My problem is that I am not really happy with any of the guitar sounds I am getting. The distortion is muddy sounding, and not tight and focused.


With regard to my existing gear: Why do both of the Marshall's sound like crap? (I am talking in the room here as well as to tape)? Are the Marsahll TSL/DSLs really that bad?



In a word yes.  

Quote:


BTW...the DSL and the TSL seem to be OK for live gigging, but suck in the studio.


Recording is a microscope.  It will make bad sounds far more obvious.

Quote:


Regarding other alternatives: I can pick up one of the much-maligned JCM900's for about 1/3 of the cost of the Jubilee, but I keep hearing a lot of folks bad-mouth the JCM900 as being a piece of junk. I played one at GC the other day, and didn't think it was *that* bad personally, but it is hard to tell in that environment, obviously. The also had an old JMP there that was very cool, but was not the sound I am looking for. I need more gain and distortion than that.


If you have a decent tech, the rectifier bridge that ruins the drive cannel of the 900s can be removed, making them a much better amp.

Logged

Tidewater

  • Hero Member
  • *****
  • Offline Offline
  • Posts: 3816
Re: Guitar Amp For the Studio
« Reply #2 on: January 01, 2006, 02:20:16 pm »

I would steer you towaard the 1980's red knob Fender Twin.

It's distortion is wailing, or not, and crushing, or not, but the notes are always separated, and it has a fantastic clean sound. It crunches like a good Marshall, with more tone control, and a reverb.

For recording distorted guitar, turn the distortion down a lil.

My Marshall settings go Bass 0, Mid 10, Treb 10, Pres 10-or-0, gain 5-6, master 4-7. If non-master I strap the channels, and peg II, then turn I up to taste.

M
Logged
Time Magazine's 2007 Man of the Year

compasspnt

  • Hero Member
  • *****
  • Offline Offline
  • Posts: 16266
Re: Guitar Amp For the Studio
« Reply #3 on: January 01, 2006, 02:47:43 pm »

I agree that the microscope syndrome may be pointing out bad amps that you don't notice on stage or in Guitar Center.

However, I wobder about the room in which you record these, as well as the mic'ing techniques.  Neither of those is mentioned.

I agree that the "Red Knob" Fender "The Twin" is an excellent amp.  I remember David Lyndley using mine, and he really, really liked it.

http://www.davidlindley.com/

But back when I bought mine, I didn't like the red, and ended up taking the knobs off and replacing with same model black ones.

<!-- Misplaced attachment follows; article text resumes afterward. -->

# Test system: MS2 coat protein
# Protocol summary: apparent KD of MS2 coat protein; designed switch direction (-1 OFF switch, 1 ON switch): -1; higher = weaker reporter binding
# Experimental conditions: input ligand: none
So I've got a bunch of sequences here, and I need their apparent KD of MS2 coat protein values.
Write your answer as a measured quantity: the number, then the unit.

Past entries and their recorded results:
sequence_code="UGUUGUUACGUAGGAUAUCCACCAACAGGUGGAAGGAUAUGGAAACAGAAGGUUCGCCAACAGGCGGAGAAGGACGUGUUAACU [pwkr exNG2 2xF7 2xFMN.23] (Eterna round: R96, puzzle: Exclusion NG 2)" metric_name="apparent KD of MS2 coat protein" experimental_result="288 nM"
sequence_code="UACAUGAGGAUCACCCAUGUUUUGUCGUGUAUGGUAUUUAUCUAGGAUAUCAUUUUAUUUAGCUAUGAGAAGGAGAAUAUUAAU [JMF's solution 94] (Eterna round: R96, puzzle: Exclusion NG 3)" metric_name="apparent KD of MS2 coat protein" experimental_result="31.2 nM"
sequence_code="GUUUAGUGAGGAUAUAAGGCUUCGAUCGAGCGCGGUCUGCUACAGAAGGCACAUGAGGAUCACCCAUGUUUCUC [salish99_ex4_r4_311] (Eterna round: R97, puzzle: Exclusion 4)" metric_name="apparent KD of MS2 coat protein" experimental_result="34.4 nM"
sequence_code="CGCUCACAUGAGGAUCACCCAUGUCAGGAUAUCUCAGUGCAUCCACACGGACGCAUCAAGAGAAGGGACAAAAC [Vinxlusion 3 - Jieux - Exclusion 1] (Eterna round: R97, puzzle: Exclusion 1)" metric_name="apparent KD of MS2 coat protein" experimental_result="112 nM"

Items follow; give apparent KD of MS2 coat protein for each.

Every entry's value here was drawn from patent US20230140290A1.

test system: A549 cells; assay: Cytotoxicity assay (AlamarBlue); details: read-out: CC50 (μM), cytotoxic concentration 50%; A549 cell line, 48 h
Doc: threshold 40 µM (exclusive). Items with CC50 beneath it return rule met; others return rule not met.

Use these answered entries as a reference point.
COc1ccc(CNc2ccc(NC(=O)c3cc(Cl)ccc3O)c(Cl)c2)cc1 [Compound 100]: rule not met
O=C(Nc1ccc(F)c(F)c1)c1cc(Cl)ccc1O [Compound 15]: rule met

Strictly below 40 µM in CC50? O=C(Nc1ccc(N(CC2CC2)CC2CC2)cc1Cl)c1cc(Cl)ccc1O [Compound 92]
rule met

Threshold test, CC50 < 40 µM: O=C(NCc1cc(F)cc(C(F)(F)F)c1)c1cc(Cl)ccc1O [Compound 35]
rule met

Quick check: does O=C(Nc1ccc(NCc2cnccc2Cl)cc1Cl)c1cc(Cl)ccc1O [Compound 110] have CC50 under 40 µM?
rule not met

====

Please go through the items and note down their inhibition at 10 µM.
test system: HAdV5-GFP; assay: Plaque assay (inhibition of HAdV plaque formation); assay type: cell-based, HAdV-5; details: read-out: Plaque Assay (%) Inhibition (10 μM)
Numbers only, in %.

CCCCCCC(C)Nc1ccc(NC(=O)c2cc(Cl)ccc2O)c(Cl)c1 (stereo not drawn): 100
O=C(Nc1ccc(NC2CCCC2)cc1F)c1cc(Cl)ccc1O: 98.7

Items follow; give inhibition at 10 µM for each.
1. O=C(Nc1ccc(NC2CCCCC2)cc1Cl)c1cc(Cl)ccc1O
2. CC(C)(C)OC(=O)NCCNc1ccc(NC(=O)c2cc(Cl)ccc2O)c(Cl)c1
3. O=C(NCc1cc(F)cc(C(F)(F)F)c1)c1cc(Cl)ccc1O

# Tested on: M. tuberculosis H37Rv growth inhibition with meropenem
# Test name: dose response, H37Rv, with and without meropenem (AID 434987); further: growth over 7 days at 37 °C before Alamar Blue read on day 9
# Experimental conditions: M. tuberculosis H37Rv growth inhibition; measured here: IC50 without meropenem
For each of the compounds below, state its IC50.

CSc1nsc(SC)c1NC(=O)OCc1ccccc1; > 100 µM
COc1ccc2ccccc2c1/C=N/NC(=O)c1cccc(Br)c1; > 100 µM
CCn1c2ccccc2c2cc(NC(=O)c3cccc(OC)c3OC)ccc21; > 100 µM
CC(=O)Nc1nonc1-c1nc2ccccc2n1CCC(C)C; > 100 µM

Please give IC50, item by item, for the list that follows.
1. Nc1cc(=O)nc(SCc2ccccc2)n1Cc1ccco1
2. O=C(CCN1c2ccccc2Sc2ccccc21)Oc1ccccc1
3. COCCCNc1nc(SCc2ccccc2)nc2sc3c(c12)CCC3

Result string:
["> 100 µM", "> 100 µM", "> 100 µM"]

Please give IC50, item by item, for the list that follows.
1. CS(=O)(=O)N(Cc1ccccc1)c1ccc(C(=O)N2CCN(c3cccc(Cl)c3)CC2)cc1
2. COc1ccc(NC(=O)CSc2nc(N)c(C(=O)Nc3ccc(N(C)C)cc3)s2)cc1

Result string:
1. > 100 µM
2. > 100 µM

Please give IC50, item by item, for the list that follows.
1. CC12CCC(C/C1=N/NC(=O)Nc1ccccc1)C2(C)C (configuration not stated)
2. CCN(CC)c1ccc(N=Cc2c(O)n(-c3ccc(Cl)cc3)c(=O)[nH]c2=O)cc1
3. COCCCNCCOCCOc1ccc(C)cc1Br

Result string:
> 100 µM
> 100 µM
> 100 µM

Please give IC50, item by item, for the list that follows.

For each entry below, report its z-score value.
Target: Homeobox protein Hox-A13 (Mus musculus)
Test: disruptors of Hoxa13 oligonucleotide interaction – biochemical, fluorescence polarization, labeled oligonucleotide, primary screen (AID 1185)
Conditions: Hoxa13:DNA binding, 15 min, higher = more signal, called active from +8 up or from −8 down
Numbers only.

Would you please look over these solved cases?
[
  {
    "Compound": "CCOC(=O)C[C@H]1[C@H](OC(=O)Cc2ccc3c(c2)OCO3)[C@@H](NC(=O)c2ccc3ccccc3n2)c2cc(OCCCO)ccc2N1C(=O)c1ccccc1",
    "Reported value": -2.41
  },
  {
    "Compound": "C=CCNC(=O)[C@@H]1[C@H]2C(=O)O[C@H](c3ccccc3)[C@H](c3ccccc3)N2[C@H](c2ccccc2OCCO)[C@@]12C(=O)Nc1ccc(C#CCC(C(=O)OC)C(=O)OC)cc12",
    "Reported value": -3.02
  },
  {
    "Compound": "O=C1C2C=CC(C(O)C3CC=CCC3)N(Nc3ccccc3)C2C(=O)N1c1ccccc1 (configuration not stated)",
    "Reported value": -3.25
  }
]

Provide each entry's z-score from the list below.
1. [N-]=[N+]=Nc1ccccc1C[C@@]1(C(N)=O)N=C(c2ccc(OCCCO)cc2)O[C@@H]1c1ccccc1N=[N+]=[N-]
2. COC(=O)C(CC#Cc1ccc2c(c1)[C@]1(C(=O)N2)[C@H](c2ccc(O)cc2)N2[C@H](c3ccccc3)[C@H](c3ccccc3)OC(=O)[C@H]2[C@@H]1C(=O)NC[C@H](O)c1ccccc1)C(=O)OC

Logged

rankus

  • Hero Member
  • *****
  • Offline Offline
  • Posts: 5560
Re: Guitar Amp For the Studio
« Reply #4 on: January 01, 2006, 04:33:02 pm »

DivideByZero wrote on Sun, 01 January 2006 11:20

 
For recording distorted guitar, turn the distortion down a lil.

My Marshall settings go Bass 0, Mid 10, Treb 10, Pres 10-or-0, gain 5-6, master 4-7. If non-master I strap the channels, and peg II, then turn I up to taste.

M


I thought this just me... I usually turn the bass knob all the way down as well, and crank up the high end a little.... Gtr players hate  this... until they hear the results in the mix.

Seems this is almost standard fair.  I ask the player to get "his" sound, and then I stroll out and roll off the bottom... I lose some distortion as well... pretty much this scenario every time.

Love the JCM800's!

Love the older Mesa MK4's as well!

Love the Greenbacks...

Love SM57's and 4033's ... Shocked
Logged
Rick Welin - Clark Drive Studios http://www.myspace.com/clarkdrivestudios

Ive done stuff I'm not proud of.. and the stuff I am proud of is disgusting ~ Moe Sizlack

"There is no crisis in energy, the crisis is in imagination" ~ Buckminster Fuller

Ryan Leigh Patterson

  • Hero Member
  • *****
  • Offline Offline
  • Posts: 526
Re: Guitar Amp For the Studio
« Reply #5 on: January 01, 2006, 04:50:08 pm »

Look into getting an older Fender Bassman ( Black Face or early Silver Face) and have a good tech hotrod it.  These amps are pretty boring stock, but they're decently cheap to buy used and they've got all the right parts to make a smoking amp.  

Early Traynor Bassmasters etc are also excellent.  They're basically a JCM 45 (plexi and 59 Bassman) circuit... they sound great and they're cheap.  

Ampeg V4-B and V4-G.. also nice, think mini SVT.  

Shop around for some used Fender 2x12 cabs (late 60s early 70s) and used Marhsall 4x12 cabs and then play with different speaker combos....